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The story of North Macedonia starts with Alexander the Great, one of history’s most successful military commanders. Alexander created one of the largest empires of the ancient world, stretching from Greece to Northwestern India. But, apart from a few souvenirs in the shops and a giant statue in the center of Skopje, nothing in North Macedonia makes you think about warfare. Instead, the country is all rugged mountains, quiet lakes and mysterious, tiny, churches and monasteries. It’s harder to imagine a more peaceful place than this.

North Macedonia was once part of Ancient Greece, and used to share its name with a Northern Greek province. Without being drawn on where Greece begins and Macedonia ends, the ancient kingdom of Macedon dates back to 808BC. Skopje, the capital, is said to be seven thousand years old.

Alexander’s empire didn’t last very long after his death around 323 BC, and the rest of the history of this landlocked country, which is surrounded by Albania, Kosovo, Serbia, Bulgaria and Greece, includes a long list of invasions from the neighbors. The country was ruled by about everybody around, from the Ottomans, to the Greek, Romans and Bulgarians, before finally becoming an independent state in 1991.

Its long, turbulent history is what makes a visit to North Macedonia so interesting. Everywhere you go, there is this mix of different cultures and influences. The country represents the Balkans in the truest sense, with all its Macedonian, Albanian, Turkish, and Mediterranean influences. Only in North Macedonia will you find so many Christian churches – the city of Ohrid was once notable for having 365 of them, one for each day of the year. Next to this, thanks to its membership of the Ottoman Empire from the 14th century, there are also a number of remarkable mosques, including the multi-colored Painted Mosque dating from 1495 and said to be one of the most resplendent specimens of Islamic architecture in the world. The same goes for the food – all the best Greek and Turkish dishes are mixed with more European tastes.

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Jewel in the Crown

We arrive at glittering Lake Ohrid, a lakeside resort and UNESCO World Heritage Site. It is considered the jewel in North Macedonia's crown and it etched out a place for North Macedonia on the tourist map. Ohrid is considered to be one of the oldest and deepest lakes and biotopes in the world.

Neighboring countries always knew that this is a beautiful place for sun and culture, but the rest of the world has just recently discovered Ohrid, making it one of Europe’s last undiscovered places. While a young generation tour leaders enthusiastically tell the stories of the old monasteries in English, other North Macedonians are clearly not so used to foreigners in their country and also take pictures of the foreigners.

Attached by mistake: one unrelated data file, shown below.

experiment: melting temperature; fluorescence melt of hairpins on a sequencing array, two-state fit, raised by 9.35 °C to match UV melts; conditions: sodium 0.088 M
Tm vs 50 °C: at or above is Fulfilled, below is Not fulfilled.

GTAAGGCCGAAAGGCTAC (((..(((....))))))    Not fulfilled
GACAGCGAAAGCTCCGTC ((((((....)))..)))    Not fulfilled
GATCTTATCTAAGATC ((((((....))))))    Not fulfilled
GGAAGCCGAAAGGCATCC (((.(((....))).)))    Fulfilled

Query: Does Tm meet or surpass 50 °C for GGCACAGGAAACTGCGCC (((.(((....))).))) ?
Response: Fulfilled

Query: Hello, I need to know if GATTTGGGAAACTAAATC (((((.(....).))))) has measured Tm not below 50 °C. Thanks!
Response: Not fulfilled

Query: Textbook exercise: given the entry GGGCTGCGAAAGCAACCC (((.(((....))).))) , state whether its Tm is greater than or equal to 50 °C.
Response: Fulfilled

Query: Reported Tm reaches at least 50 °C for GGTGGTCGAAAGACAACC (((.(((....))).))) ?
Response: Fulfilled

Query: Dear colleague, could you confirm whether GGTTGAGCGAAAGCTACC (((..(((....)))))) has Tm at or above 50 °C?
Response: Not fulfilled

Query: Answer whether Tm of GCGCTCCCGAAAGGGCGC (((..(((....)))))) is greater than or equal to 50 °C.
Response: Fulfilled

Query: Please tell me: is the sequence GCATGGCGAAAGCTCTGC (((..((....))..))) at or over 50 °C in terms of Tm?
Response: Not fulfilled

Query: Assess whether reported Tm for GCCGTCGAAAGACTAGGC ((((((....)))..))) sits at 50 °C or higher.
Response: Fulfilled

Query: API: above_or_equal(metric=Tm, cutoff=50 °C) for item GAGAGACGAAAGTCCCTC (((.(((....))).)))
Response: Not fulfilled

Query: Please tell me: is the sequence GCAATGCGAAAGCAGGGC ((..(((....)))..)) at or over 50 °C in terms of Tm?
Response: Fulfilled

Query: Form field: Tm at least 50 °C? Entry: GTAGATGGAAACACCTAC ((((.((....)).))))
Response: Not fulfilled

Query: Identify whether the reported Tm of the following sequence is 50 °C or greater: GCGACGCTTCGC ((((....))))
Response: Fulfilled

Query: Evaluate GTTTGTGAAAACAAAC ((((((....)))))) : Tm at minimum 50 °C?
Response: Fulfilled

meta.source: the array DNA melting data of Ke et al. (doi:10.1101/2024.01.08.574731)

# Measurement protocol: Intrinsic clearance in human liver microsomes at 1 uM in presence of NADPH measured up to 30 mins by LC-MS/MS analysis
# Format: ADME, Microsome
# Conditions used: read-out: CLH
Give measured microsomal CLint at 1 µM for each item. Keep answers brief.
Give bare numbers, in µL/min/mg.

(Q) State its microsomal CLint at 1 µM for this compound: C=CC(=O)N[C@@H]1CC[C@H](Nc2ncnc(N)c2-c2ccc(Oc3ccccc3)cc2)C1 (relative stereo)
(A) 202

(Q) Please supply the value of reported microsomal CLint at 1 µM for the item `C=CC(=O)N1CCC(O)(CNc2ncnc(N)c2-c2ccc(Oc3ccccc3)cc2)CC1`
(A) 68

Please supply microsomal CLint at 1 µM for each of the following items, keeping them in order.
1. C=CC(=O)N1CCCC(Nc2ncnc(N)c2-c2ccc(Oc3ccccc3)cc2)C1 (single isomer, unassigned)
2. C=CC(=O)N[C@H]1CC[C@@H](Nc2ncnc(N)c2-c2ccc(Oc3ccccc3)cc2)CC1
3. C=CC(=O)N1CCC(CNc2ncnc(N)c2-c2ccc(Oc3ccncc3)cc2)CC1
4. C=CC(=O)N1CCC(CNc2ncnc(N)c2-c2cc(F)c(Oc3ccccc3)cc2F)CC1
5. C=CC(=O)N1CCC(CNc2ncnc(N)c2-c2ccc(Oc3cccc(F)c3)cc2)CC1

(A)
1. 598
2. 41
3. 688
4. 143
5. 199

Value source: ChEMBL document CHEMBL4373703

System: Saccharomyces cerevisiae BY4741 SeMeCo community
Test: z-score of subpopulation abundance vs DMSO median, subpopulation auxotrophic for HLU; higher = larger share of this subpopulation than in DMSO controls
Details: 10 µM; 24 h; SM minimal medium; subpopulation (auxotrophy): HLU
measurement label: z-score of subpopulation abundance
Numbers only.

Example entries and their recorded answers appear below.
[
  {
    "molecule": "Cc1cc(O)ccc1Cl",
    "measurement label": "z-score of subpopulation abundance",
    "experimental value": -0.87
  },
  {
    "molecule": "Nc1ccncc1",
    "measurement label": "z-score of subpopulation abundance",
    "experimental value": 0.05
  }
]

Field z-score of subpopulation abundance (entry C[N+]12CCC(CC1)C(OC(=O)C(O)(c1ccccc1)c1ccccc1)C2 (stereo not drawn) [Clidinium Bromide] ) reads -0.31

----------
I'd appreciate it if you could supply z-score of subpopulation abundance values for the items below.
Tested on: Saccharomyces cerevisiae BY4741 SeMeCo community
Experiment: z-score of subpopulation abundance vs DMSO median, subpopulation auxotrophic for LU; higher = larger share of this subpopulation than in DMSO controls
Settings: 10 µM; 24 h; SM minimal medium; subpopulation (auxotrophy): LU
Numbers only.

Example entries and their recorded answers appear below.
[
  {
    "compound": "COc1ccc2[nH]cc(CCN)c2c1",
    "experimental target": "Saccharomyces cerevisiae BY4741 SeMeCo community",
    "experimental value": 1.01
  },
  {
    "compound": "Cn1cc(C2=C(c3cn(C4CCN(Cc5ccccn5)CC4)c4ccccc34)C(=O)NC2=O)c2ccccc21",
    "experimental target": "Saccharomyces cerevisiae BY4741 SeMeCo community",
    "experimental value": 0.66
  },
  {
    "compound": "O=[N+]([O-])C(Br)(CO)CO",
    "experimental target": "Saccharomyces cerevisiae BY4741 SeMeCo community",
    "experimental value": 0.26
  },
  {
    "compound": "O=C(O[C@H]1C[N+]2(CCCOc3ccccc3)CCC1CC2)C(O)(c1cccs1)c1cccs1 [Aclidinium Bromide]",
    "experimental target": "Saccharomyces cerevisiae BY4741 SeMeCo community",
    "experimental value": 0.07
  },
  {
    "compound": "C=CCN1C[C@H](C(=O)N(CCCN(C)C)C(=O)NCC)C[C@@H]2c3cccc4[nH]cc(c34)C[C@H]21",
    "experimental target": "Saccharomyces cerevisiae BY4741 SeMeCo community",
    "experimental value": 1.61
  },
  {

The church we visit is called Naum's Church of the Holy Archangels (AD 900). It was destroyed by the Ottomans in the 15th century and reincarnated as the Church of Sveti Naum when it was rebuilt between the 16th and 17th centuries as a multidomed, Byzantine-style structure on a cliff. Inside the tiny structure, Macedonians put their ears to the tomb of Sveti Naum to hear his muffled heartbeat. Then it’s to the monastery walls for inspiring lake views and to the restaurant for Greek food.

Like elsewhere in the country, Phoenicians, Macedonians, Romans and Christians all left their mark on Ohrid. We walk the ramparts of the 10th Century fortress of Tsar Samuil, built over the 4th Century BC fort of Philip II of Macedonia, father of Alexander the Great. Centuries later, in 2002, a gold funeral mask and glove, possibly dating from the 7th Century BC and now in the Gold Room of Ohrid museum, were found nearby. There must be many more ancient treasures under the ground of this remarkable country, criss-crossed over the centuries by royalty, pilgrims, peasants and merchants. No wonder curious visitors are now following the archaeologists and historians to these old places. In Ohrid, one can even take diving lessons to explore the archaeological treasures under a reconstructed bronze-age village, called the Bay of Bones Museum.

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The rest of North Macedonia is a stomping ground for adventurers. Tourist infrastructure is scant, but locals are helpful. Mountains are omnipresent and walking trails blissfully quiet. The national parks of Mavrovo, Galičica and Pelister are also cultivating some excellent cultural and food tourism initiatives; these gorgeous regions are underexplored. If you want to get off the beaten track in Europe, this is it. Life moves to a different rhythm here, amidst the sprawling grandeur of rich historical ruins and idyllic villages that have remained practically unchanged for centuries.

When visiting its ancient buildings and astonishing nature, you can’t help but wonder why Alexander went so far from home to conquer other lands, when there was so much to see on his own shores.

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